6. Key West. Watching a gorgeous sunset while dining al fresco on amazing seafood at one of the 250 or so restaurants is one of many pleasures in store for visitors to the southernmost city in the United States, at the tip of the Florida Keys and at the end of US Highway 1. Packed with sights and attractions, Key West supports a vibrant community, including a large LGBTQ population, and boasts a long seafaring and naval tradition given that it is situated at the Gateway to the Caribbean between the Atlantic Ocean and the Gulf of Mexico. Key West, also known as the Conch Republic, has a distinct Caribbean flavor, with streets of the Old Quarter lined with palms, tropical flowering plants, and pastel painted wooden colonial gingerbread houses. Key West is one of the very few cruise ship ports of call located in the United States. This is great news for wheelchair users because the Americans with Disabilities Act applies to stores, restaurants, bathrooms, and attractions in Key West. That being said, there are several historic sites and buildings there that can’t be modified due to their historic status, or because the cost to make them accessible would be cost prohibitive. That being said, Key West is compact and easy to navigate for cruise ship visitors and vacationers alike. One option for sightseeing is the Old Town Trolley Tour, which has many of their trolleys equipped with motorized lifts for scooters or wheelchairs. Please click on the link to visit their website and review their requirements for advance notice to book tickets for wheelchair users, and to note which stops are fully accessible. Other accessible sightseeing options within rolling distance of Mallory Square include the Mel Fisher Museum, the Key West Butterfly and Nature Conservatory, the Basilica of St. Mary Star of the Sea, and the Key West aquarium.
7. Sarasota. I think that Sarasota might be one of the more overlooked vacation destinations for visitors not entirely familiar with Florida. The downtown area is absolutely beautiful, filled with tons of amazing restaurants and charming shops. It’s right on the water, so there’s always a lovely breeze coming in from the Gulf. On for a leisurely afternoon, you can head over to St. Armand’s Circle and do some shopping, or have an absolutely amazing lunch at Columbia Restaurant, one of the historic locations located in Florida. Beach lovers can head over to Siesta Key, which is home to my favorite accessible beach in Florida. It has a MobiMat, beach wheelchairs available on a first-come, first-served basis, and accessible restrooms. Sarasota is also home to the renowned Ringling Museum, home to one of the preeminent art and cultural collections in the United States. for a little wildlife adventure, you can head over to Myakka State Park and take a ride on a fully accessible airboat. You’re practically guaranteed to see many alligators, tons of waterbirds, and maybe even a few wild pigs.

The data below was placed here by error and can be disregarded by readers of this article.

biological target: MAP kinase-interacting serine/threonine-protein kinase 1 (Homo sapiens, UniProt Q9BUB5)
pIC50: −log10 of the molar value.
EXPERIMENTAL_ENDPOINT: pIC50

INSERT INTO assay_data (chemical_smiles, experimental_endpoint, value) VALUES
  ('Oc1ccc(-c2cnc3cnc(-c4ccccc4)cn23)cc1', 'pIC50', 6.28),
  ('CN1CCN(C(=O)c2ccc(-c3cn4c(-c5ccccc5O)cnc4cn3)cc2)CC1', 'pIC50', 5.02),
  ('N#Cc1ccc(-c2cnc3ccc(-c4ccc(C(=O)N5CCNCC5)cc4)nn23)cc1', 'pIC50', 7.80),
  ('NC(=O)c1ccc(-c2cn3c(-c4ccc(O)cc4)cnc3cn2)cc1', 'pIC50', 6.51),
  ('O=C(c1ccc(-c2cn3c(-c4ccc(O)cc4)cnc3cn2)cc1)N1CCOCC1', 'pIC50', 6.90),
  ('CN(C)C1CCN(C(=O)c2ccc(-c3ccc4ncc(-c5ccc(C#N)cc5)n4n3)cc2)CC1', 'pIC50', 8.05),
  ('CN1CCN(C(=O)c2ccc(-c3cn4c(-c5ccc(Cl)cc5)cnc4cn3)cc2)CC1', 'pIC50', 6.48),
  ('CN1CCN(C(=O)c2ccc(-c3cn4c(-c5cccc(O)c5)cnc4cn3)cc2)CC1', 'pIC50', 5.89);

Wearing a good hat is a great way to prevent sunburn and stay cool in the Florida heat. This one has a super-charged cooling effect! Mission Cooling Bucket Hat
8. Key Largo. This is one of the larger Florida keys, and the closest to Miami. It makes for a nice weekend getaway from the city, and while the Keys are not known for their scant beaches, Key Largo is definitely known for its deep sea fishing, snorkeling, and scuba diving. What’s exciting about Key Largo is the numerous adapted water sports programs that it offers wheelchair users. Some fishing vessels, such as Key Largo’s Tranquil Adventures, are specifically equipped for wheelchairs, have accessible bathrooms, and offer a lift to lower disabled passengers into shallow water for snorkeling and swimming. You may wish to experience a swim encounter or interact with dolphins; such fully-accessible and inherent special needs programs are made possible by non-profit centers such as Key Largo’s Island Dolphin Care Center and Marathon’s Dolphin Research Center. State and marine parks throughout the Keys offer wheelchair-accessible trails for bird watching, and glass-bottom, snorkel and dive boats, and beach wheelchairs for guests, including Curry Hammock State Park, Bahia Honda State Park and John Pennekamp Coral Reef State Park. When possible, visitors should either contact an individual park for availability or make a request online prior to your visit, simply to ensure that accommodations and/or equipment will be readily available upon arrival.